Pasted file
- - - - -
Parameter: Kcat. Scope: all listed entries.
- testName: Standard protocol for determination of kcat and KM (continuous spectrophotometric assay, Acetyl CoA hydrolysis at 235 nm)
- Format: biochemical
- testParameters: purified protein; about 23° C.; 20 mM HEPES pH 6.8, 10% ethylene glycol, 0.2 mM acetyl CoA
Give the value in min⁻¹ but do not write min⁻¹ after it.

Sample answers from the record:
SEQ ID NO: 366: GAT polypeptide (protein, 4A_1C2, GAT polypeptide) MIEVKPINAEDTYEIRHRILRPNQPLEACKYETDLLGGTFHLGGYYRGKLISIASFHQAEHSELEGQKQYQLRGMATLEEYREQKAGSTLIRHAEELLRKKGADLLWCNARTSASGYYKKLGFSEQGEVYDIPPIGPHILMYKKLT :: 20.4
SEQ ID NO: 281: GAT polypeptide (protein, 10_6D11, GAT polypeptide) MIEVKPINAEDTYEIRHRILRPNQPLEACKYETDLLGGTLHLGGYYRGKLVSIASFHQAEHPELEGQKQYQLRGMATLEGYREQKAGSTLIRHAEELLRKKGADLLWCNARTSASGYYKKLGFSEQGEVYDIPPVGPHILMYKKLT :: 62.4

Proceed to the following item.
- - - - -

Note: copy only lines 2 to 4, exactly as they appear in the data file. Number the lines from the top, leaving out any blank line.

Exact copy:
- testName: Standard protocol for determination of kcat and KM (continuous spectrophotometric assay, Acetyl CoA hydrolysis at 235 nm)
- Format: biochemical
- testParameters: purified protein; about 23° C.; 20 mM HEPES pH 6.8, 10% ethylene glycol, 0.2 mM acetyl CoA